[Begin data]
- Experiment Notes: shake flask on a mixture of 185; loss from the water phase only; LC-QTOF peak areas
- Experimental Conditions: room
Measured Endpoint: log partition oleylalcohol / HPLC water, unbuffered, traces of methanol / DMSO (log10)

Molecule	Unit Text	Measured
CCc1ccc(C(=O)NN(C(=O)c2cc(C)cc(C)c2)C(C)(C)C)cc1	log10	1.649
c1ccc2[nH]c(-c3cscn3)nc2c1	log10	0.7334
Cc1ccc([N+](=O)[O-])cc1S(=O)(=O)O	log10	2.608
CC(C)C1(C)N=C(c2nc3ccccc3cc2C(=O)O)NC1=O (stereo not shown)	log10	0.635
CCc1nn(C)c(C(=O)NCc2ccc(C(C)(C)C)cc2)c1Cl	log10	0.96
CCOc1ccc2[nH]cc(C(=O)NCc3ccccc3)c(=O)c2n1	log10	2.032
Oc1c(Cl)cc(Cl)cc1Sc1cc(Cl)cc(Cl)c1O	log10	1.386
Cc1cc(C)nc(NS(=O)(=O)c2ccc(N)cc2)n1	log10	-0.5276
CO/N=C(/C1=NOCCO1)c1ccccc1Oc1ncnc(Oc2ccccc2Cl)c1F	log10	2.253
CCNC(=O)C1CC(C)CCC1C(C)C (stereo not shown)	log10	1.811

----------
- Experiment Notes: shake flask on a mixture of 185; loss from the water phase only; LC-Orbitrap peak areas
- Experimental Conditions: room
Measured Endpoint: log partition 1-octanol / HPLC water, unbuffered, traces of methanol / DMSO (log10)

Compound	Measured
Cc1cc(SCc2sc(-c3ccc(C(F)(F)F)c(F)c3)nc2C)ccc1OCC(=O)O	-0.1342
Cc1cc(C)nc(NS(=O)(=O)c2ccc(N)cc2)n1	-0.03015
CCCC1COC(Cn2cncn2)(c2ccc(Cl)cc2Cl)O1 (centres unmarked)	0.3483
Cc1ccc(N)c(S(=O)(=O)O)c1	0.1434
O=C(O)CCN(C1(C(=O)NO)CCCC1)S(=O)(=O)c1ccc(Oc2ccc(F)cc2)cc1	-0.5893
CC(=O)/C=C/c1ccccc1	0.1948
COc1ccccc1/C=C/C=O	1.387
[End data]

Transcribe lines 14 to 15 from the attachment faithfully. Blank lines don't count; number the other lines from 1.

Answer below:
CCNC(=O)C1CC(C)CCC1C(C)C (stereo not shown)	log10	1.811

----------